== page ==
10 Kinds of Fun

In the previous chapter, we discovered that “fun” is really just another word for “learning” and that putting players in a flow state is where this elusive “fun” comes from. We currently have an idea of what is fun, but it would help to know why these things are fun. What if there are new kinds of fun waiting to be discovered?

In their article MDA Framework, LeBlanc, et al. listed 8 kinds of fun. These are:

  • Sensation. Games can engage the senses directly. Consider the audio and video “eye candy” of video games; the tactile feel of the wooden roads and houses in Settlers of Catan; or the physical movement involved in playing sports, Dance Dance Revolution, or any game on the Nintendo Wii.
  • Fantasy. Games can provide a make-believe world (some might cynically call it “escapism”) that is more interesting than the real world.
  • Narrative. Games can involve stories, either of the embedded kind that designers put there, or the emergent kind that are created through player action.
  • Challenge. Some games, particularly retro-arcade games, professional sports, and some highly competitive board games like Chess and Go, derive their fun largely from the thrill of competition. Even single-player games like Minesweeper or activities like mountain climbing are fun mainly from overcoming a difficult challenge.
  • Fellowship. Many games have a highly social component to them. This alone is likely the reason that many American board games like Monopoly continue to sell many copies per year, in spite of the uninteresting decisions and dull mechanics. It is not the game, but the social interaction with family, that people remember fondly from their childhood.
  • Discovery. This is rare in board games, but can be found in exploration-type games like Tikal and Entdecker. It is more commonly found in adventure and role-playing video games, particularly games in the Zelda and Metroid series.
  • Expression. By this, the MDA authors mean the ability to express yourself through gameplay. Examples include games like Charades or Poker where the way that you act is at least as important as what other actions you take within a game; Dungeons & Dragons where the character you create is largely an expression of your own personal idea; or open-world and sim video games like The Sims or Grand Theft Auto or Oblivion or Fable, which are largely concerned with giving the player the tools needed to create their own custom experience.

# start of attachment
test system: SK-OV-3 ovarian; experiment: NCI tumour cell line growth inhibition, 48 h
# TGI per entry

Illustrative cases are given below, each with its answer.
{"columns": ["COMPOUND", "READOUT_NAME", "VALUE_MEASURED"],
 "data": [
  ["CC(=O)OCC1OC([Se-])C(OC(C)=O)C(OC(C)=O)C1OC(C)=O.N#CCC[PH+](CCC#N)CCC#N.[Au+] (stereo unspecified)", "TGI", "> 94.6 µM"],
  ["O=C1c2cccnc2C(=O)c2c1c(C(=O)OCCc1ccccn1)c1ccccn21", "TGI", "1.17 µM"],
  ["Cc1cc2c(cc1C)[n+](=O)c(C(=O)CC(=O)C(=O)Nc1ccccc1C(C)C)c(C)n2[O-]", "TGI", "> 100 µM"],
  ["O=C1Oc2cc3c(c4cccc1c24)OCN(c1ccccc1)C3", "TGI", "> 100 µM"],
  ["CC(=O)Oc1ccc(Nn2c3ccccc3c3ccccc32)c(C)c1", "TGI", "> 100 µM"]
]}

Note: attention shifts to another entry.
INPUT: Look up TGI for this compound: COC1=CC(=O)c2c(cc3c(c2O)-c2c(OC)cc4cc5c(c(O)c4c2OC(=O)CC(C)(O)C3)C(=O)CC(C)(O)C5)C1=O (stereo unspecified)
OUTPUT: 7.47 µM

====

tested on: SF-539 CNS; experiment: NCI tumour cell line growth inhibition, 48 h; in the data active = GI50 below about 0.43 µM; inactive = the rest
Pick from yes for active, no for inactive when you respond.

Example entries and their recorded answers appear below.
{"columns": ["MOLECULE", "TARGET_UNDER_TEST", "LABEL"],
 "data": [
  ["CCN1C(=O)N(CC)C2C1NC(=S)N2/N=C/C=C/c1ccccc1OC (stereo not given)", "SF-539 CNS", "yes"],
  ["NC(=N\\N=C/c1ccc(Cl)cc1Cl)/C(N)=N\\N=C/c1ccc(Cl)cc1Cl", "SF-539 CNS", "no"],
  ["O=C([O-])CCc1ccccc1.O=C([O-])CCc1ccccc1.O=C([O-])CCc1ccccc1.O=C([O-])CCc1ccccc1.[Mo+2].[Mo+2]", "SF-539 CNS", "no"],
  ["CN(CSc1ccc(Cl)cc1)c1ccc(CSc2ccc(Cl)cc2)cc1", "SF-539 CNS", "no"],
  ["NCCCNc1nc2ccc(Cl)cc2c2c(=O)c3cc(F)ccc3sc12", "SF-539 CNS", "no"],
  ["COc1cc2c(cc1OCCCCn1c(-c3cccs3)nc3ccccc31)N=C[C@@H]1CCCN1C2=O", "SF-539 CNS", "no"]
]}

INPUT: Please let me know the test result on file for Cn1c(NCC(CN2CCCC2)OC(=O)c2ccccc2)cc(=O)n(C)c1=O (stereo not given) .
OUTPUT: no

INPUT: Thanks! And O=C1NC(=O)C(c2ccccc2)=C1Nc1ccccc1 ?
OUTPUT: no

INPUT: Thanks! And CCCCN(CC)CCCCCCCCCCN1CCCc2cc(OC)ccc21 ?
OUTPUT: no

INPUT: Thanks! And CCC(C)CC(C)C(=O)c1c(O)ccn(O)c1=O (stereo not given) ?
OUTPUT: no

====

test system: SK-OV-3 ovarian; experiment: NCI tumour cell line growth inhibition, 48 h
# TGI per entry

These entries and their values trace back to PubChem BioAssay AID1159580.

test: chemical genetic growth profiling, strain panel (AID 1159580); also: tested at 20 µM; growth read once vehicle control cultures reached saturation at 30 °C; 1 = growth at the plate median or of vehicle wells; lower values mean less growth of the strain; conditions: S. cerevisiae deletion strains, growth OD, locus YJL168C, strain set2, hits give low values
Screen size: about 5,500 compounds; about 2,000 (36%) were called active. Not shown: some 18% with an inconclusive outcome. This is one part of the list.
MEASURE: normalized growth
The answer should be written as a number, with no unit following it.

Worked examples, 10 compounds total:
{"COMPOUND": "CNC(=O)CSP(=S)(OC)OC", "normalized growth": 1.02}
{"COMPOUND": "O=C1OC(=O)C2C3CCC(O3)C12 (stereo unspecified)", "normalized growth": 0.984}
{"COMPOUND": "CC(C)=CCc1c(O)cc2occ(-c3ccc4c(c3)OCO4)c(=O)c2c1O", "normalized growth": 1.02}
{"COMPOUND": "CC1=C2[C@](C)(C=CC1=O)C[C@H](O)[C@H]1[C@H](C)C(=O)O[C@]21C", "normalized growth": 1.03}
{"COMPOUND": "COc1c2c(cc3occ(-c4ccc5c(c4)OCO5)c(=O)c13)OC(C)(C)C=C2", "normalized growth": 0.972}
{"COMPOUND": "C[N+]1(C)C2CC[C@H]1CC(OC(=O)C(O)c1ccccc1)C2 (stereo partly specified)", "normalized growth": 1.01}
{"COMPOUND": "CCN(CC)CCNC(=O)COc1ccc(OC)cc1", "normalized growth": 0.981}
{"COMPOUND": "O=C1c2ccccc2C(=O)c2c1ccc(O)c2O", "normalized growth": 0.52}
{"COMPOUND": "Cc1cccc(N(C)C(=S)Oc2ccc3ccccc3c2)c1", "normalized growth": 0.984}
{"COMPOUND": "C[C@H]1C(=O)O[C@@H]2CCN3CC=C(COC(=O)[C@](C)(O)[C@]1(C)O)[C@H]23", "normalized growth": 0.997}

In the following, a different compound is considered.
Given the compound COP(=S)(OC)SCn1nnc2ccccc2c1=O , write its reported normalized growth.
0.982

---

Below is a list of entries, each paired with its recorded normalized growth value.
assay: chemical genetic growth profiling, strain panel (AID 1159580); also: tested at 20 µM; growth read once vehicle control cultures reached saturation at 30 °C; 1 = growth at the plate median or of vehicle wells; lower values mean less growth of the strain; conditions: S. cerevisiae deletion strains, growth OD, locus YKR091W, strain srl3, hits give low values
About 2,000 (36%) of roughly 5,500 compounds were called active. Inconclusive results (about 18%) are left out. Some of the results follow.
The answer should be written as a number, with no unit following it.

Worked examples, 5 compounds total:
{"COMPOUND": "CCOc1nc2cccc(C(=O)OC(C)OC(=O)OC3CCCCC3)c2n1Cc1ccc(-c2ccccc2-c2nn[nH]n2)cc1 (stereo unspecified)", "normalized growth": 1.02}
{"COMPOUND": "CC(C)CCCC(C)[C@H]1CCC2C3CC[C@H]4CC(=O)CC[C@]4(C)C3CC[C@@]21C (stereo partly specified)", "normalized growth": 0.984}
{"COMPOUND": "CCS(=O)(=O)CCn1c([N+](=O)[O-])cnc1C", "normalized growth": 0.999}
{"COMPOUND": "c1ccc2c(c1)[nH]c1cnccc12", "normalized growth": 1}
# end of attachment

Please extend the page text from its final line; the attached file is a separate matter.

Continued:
• Submission. This kind of fun captures the idea of games as an ongoing hobby rather than an isolated event. Consider the metagame and the tournament scene in Magic: the Gathering, the demands of a guild to show up at regular meetings in World of Warcraft, or even the ritualized play of games at a weekly boardgame or tabletop-roleplaying group.

These are not all-or-nothing propositions. Games can contain several kinds of fun, in varying quantities.

Why not just create a game that has all eight kinds of fun? Wouldn’t that be the holy grail of games, the game that’s fun for everyone? Unfortunately, no. Just because these are different kinds of fun does not mean that everyone finds all eight of these things fun at all. Not only do different games provide different combinations and relative quantities of the various kinds of fun, but different players find different combinations more or less fun than others. For example, some people think that Chess is fun while many others do not; the “fun” Aesthetic arises not from the game alone, but the combination of game and player.

Are these eight the only kinds of fun? No; even the authors admit the above list is incomplete. There are many classification schemes out there to identify different kinds of fun, including Nicole Lazzaro’s four fun keys, or Pierre-Alexandre Garneau’s fourteen forms of fun. Even the 8 kinds of fun from the MDA paper are debatable. Is it meaningful to separate Fantasy and Narrative, or are they just two ways of looking at the same kind of fun? Is submission really a kind of fun, or is it what happens when you have a game compelling enough to earn the status of “hobby” – is it a cause or an effect? What, exactly, counts as “expression” and what does not?

And where does the whole “fun is learning, learning is fun” thing from the last chapter come into this discussion?

Evolution (sans Pokemon)

In Natural Funativity, Noah Falstein answers the question by taking a trip back to early pre-history, when humans were at their hunter-gatherer stage. Primitive humans had to learn many skills in order to survive and reproduce. If we found it fun to learn certain skills, we would be more likely to practice them, and thus more likely to survive, reproduce, and pass on our genes to the next generation. Over time, those things that made us most likely to survive ended up being the things that we find “fun” today. Not all primitive hunter-gatherer skills are necessarily useful today, mind you, but our genetics haven’t had time to catch up with our technology yet.